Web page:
Lost Ladybug Search

Assist nationwide census by Cornell University

Calling all citizen scientists! Researchers at Cornell University’s Lost Ladybug Project need your help to conduct a nationwide ladybug census.

As part of this project, budding entomologists of all ages can join Geauga Park District on September 22 at Observatory Park’s meadow to catch, photograph, and identify ladybugs.

What: Lost Ladybug Search

When: Sunday, September 22 – 1 to 2:30 p.m.

Where: Observatory Park
10610 Clay Road, Montville Township

Don’t let their adorable, candy-colored exteriors fool you – ladybugs are fierce predators. Those spots and bright colors on their wing armor (called “elytra”) are a warning to birds and other attackers that ladybugs can defend themselves with foul-smelling repellants.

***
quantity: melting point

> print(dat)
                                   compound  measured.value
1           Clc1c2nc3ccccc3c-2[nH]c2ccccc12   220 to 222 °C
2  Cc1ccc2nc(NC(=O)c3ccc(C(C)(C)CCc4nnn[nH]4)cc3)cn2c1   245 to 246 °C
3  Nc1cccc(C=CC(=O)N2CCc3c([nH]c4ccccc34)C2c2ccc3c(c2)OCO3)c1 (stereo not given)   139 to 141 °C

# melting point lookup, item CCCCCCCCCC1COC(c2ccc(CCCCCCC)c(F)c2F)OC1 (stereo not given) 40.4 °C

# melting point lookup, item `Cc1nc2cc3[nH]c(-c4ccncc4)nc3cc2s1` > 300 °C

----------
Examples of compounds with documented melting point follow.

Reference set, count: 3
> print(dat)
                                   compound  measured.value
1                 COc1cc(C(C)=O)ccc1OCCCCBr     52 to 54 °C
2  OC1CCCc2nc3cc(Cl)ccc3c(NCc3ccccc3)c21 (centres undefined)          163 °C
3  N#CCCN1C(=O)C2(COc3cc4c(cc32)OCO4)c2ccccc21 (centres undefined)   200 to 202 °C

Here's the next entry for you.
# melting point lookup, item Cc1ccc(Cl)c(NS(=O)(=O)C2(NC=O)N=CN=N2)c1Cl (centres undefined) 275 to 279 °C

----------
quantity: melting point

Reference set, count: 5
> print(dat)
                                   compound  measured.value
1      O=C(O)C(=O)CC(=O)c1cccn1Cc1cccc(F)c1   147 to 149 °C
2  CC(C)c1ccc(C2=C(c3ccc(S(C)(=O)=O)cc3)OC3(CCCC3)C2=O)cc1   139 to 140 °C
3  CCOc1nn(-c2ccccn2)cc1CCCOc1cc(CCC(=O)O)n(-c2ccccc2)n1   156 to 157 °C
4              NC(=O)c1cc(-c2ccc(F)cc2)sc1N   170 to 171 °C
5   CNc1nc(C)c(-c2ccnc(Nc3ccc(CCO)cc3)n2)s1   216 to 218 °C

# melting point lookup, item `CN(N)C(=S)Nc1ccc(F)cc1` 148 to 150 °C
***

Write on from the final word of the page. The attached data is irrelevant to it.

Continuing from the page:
Because they hunt down aphids and other agricultural pests that can wreck havoc on crops and gardens, scientists want to keep a close eye on the number and variety of ladybugs across the U.S.,” said Astronomy Naturalist (Astro-Nat) Chris Mentrek, whose home base is Observatory Park, where soybeans are currently growing on part of the property.

In addition to the search for and identification of ladybugs, nets in hand, program participants will learn about ladybugs’ life cycles and the benefits and challenges that they face in the environment.

More than 4,500 ladybug species exist worldwide, and some (such as the two-spotted Adalia bipunctata) are becoming more and more rare and in danger of becoming “lost ladybugs.”

In the past, we’ve identified 14 difference species of ladybugs in Geauga County. Will you be the first to find a more rare variety?

Registration is not required for the program. Call 440-286-9516 with questions.

Geauga Park District is onlineFacebookTwitter and YouTube.

Geauga News
Author: Geauga News